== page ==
This to me is very Greek. No matter what country you live in or how French your cuisine, if you're Greek you will do anything to make sure things are done right. This and stubbornness are strong Greek traits in our family, even if doing it right means doing it wrong. Of course we never admit to being wrong!

There are sooooo many uses in Greek vegetarian cooking for ricotta cheese. Sweet and savoury pies, pasta dishes, stuffed vegetables, custards, cakes and tarts, or just on toast with some Greek honey.

Most commercial ricotta is produced using the whey left over from the production of other cheeses which are likely to have been processed using animal rennet, so for many vegetarians store-bought ricotta is not an option.

Thankfully, one of the traditional ways to make ricotta uses a completely different method, free from any traces of animal rennet, and it's one of the easiest things to make at home. It also tastes amazing. And it's very hard to get this wrong!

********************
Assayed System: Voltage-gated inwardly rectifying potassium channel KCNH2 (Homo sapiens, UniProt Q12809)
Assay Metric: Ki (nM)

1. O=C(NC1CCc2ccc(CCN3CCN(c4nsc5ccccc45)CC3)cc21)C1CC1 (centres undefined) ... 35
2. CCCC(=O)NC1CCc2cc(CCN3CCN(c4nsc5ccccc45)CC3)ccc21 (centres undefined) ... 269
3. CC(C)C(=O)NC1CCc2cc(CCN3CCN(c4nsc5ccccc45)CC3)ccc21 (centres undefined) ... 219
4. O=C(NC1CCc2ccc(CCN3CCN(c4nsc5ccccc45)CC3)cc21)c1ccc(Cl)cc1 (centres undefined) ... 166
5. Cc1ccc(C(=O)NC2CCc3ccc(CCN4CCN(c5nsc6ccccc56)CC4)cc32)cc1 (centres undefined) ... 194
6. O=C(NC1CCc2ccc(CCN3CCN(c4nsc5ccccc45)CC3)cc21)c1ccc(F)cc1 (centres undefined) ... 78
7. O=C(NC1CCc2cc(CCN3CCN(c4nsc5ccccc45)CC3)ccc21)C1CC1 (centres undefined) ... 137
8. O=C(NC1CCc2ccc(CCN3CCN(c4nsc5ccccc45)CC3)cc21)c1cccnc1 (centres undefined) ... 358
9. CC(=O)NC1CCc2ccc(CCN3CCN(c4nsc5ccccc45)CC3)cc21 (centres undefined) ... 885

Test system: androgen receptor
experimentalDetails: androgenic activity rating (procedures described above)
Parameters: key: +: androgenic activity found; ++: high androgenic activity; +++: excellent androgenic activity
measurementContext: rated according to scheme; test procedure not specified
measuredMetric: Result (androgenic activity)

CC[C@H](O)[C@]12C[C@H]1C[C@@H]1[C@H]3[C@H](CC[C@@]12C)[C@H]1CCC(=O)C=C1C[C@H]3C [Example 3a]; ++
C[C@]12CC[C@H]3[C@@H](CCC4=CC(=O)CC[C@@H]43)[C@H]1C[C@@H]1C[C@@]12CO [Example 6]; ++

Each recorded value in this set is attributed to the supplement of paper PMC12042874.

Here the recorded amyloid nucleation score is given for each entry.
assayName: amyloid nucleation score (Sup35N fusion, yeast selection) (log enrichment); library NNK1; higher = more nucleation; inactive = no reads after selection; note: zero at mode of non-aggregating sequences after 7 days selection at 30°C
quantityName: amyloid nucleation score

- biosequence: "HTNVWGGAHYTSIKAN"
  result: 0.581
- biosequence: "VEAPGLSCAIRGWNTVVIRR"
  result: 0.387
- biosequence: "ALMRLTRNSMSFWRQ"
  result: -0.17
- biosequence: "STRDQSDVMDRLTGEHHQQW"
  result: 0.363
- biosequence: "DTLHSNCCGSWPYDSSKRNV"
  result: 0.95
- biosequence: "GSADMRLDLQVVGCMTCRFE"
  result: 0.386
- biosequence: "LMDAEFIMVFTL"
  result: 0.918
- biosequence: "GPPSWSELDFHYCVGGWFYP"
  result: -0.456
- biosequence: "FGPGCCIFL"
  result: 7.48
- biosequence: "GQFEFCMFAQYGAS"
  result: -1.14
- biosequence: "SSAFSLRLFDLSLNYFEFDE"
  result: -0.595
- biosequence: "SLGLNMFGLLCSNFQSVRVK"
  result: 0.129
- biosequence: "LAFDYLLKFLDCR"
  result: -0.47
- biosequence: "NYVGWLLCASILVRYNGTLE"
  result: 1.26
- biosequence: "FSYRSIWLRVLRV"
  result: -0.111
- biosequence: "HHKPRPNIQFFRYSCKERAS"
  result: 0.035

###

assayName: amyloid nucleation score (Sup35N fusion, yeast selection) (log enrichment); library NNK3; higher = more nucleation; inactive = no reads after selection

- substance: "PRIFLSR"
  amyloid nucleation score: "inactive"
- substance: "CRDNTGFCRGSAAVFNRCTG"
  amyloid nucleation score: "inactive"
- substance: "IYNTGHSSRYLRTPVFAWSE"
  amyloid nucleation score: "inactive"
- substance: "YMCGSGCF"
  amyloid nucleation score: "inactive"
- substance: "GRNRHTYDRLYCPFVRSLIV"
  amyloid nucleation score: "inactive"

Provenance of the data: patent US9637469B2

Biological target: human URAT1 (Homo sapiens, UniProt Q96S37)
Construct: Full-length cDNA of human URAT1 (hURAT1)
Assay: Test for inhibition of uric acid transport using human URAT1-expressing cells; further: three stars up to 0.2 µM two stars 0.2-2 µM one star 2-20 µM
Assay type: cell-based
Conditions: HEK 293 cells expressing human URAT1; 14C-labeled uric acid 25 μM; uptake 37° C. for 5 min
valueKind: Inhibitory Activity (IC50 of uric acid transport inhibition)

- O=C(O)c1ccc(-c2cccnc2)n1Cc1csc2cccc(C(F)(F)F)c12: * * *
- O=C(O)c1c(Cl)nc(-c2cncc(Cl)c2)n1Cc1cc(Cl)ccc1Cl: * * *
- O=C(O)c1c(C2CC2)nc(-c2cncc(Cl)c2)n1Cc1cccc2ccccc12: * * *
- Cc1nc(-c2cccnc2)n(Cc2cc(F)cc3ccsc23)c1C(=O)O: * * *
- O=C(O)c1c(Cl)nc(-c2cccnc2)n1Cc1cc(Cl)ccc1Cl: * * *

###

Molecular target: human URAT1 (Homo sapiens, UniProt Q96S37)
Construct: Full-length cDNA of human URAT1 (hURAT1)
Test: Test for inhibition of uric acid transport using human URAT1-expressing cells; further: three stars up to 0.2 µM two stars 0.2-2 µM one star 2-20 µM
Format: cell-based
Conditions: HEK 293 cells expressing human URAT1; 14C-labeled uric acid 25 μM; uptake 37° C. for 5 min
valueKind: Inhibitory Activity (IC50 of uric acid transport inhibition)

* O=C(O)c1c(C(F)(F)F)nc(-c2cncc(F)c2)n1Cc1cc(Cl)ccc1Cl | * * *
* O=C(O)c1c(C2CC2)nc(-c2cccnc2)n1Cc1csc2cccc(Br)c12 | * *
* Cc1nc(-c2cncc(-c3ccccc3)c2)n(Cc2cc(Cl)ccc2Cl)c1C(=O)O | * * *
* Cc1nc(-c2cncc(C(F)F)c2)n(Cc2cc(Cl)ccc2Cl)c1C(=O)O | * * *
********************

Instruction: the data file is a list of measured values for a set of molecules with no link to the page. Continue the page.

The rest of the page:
The photo at the top of this post is of a spreadable, smoother version of ricotta cheese, whereas below is a picture of firm ricotta. Both are outlined in the recipe below.

Home-made Ricotta Cheese

Makes about 400 grams of ricotta


  • 1.5 litres whole milk
  • 1 cup whole cream
  • 3 tablespoons freshly squeezed lemon juice
  • 1/2 teaspoon salt
Note: Many thickened creams contain gelatin which is an animal by-product. Check the label.


  1. In a medium pot, heat the milk and cream until just beginning to simmer. You will need to stand by the stove to make sure the milk doesn't boil, and stir occasionally to prevent a skin from forming. This will take around ten minutes so you might want some hummus and dipping biscuits at hand.